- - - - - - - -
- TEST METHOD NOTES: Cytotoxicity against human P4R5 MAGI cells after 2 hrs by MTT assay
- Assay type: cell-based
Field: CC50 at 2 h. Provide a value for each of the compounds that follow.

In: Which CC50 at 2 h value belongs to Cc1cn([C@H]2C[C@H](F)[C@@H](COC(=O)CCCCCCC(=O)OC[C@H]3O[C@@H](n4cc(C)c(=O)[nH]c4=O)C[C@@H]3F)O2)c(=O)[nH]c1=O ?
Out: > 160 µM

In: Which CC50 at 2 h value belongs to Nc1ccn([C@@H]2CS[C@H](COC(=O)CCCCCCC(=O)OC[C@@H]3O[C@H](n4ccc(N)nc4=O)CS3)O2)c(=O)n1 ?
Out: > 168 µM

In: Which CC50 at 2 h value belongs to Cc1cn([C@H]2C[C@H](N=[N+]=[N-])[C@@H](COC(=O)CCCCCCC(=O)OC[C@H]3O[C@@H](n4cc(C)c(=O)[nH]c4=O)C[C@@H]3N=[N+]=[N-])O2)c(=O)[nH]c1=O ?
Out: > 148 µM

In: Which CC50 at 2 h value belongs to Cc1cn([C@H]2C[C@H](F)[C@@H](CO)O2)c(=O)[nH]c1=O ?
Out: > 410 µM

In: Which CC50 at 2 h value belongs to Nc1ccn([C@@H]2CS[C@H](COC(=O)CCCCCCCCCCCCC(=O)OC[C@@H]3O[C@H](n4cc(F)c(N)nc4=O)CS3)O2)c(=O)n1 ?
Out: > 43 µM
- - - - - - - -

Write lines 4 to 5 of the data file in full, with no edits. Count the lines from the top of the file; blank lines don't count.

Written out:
In: Which CC50 at 2 h value belongs to Cc1cn([C@H]2C[C@H](F)[C@@H](COC(=O)CCCCCCC(=O)OC[C@H]3O[C@@H](n4cc(C)c(=O)[nH]c4=O)C[C@@H]3F)O2)c(=O)[nH]c1=O ?
Out: > 160 µM